In Figs. 2 and 3 I have shown an application of my invention for printing upon a curved surface of an object. In carrying out this method the procedure described above in respect to forcing pigment through the screen while out of contact with the object is followed and in Fig. 2 I have shown a squeegee I8 and a mass of pigment ii] in the relation of said parts after the pigment has u been drawn across the rear surface of the stencil. After this has been done the frame is turned over as shown in Fig. 3 and the object to be imprinted, such as a cylinder 29 is rolled across the transfer surface of the screen stencil to obtain an impression therefrom. As an aid in guiding the rolling action of the cylinder over the stencil, the frame Hla may be provided with a guide rail 2! or the like.

In Figs. 4 and 5 I have disclosed a screen stencil frame of a character such as to facilitate the application of my novel method to printing on articles having a compound curved surface. In this embodiment of my invention, the stencil frame preferably consists of a pair of spaced parallel rigid frame members 22 connected together by a pair of spaced parallel resilient frame members 23, the said frame members 22 and 23 supporting in any desired manner a screen stencil 12a. The stencil frame as thus constituted is adapted to be deformed into curved or arcuate form by supporting the rigid frame members 22 a distance apart less than the length of the resilient frame members 23, for example as shown in Fig. 5, it being obvious that any means (not illustrated) may be employed for holding the said frame members 22 in predetermined spaced relation. Thus, if it is desired to imprint the design upon an object having a compound curved surface such as the surface of a barrel-shaped article 2 5, the frame members 22 would be supported a distance apart such as to arch the resilient frame members 23 to a curvature complemental to the longitudinal curvature of the article E i. In carrying out an imprinting operation on the barrel-shaped article 24, the same procedure is followed as outlined with respect to imprinting upon the cylinder, supplemented only by the step that the screen frame upon being turned over is deformed and supported so as to give to the screen a predetermined desired curvature.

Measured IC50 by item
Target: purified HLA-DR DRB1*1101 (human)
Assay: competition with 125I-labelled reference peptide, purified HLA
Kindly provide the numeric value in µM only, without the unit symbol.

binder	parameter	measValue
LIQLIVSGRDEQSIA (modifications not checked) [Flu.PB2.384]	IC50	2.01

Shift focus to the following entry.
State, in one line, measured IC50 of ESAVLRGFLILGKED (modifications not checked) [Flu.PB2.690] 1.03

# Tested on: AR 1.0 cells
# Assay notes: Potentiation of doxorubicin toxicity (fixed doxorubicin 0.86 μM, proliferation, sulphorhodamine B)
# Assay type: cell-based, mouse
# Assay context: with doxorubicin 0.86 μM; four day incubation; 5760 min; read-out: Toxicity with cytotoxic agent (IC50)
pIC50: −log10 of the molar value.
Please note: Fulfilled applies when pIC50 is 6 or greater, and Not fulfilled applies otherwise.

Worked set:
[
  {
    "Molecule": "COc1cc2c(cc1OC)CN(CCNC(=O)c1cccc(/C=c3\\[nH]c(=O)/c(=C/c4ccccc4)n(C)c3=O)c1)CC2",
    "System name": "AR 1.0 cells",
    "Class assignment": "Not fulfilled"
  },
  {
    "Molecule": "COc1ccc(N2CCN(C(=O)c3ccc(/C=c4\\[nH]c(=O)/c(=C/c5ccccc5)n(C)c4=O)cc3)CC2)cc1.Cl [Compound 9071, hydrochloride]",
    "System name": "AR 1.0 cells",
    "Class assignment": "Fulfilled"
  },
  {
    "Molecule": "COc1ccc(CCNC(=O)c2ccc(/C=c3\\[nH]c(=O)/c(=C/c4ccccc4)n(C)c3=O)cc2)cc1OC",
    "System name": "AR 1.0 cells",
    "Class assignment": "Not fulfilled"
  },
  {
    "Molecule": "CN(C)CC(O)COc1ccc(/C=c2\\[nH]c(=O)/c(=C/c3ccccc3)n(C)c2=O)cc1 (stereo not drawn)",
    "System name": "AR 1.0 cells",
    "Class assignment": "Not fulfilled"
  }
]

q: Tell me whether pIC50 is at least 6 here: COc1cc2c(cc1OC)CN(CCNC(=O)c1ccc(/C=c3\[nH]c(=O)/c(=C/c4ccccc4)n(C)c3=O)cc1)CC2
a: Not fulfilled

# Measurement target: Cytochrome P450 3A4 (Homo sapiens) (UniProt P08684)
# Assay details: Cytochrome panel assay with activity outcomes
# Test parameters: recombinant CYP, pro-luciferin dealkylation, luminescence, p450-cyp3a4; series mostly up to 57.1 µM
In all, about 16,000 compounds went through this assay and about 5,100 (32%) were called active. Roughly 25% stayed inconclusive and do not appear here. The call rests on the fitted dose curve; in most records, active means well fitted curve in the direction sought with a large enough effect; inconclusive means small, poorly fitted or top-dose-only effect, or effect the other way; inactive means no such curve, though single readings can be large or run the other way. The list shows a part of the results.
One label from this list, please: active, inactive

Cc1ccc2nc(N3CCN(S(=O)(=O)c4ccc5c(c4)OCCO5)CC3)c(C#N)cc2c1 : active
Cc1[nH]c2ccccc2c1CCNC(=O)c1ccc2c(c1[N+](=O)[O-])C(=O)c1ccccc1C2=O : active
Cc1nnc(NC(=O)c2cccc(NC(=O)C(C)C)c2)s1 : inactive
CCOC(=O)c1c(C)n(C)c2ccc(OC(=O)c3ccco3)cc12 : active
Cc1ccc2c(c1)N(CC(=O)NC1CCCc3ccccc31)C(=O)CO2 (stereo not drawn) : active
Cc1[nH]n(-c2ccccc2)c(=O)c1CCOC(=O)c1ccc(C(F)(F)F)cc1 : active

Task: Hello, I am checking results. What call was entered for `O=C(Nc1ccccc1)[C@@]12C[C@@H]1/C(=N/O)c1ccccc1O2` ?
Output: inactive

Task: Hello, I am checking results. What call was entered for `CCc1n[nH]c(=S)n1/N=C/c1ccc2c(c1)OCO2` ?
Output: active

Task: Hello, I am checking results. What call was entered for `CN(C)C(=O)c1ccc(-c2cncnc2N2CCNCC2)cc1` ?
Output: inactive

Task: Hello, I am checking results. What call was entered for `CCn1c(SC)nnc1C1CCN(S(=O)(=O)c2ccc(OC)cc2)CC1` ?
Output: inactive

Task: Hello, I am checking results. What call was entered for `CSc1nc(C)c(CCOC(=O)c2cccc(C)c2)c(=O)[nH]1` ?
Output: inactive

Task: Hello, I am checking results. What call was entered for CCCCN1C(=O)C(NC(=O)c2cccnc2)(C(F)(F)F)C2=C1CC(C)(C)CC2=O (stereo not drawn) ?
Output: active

It will be appreciated that in carrying out the methods disclosed in Figs. 2 to 5 that if desired the surface thickness of the pigment applied to the articles may be suitably increased by following the procedure for applying pigment in a heavier than normal deposit as hereinbefore described with respect to Fig. 1. It will also be appreciated that with a stencil frame such as disclosed in Fig. 4 various forms of curved surfaces may be imprinted, it being only necessary that the deformation of the resilient members 23 and the spacing of the frame members 22 be such as to cause the screen stencil to conform to the ccmplemental line contact shape of the article. For example the imprinting upon an S shaped surface may be accomplished by deforming the resilient frame members 22 into a double fold or S shape.

From the foregoing detailed description it will be apparent that although I have disclosed a simple, novel and economical method of applying pigments to the surfaces of objects by means of a screen stencil and while I have shown and described certain preferred procedures to be followed it will be understood that I do not wish to be limited to the specific details disclosed since these may be varied within the range of mechanical skill without departing from the spirit of the invention.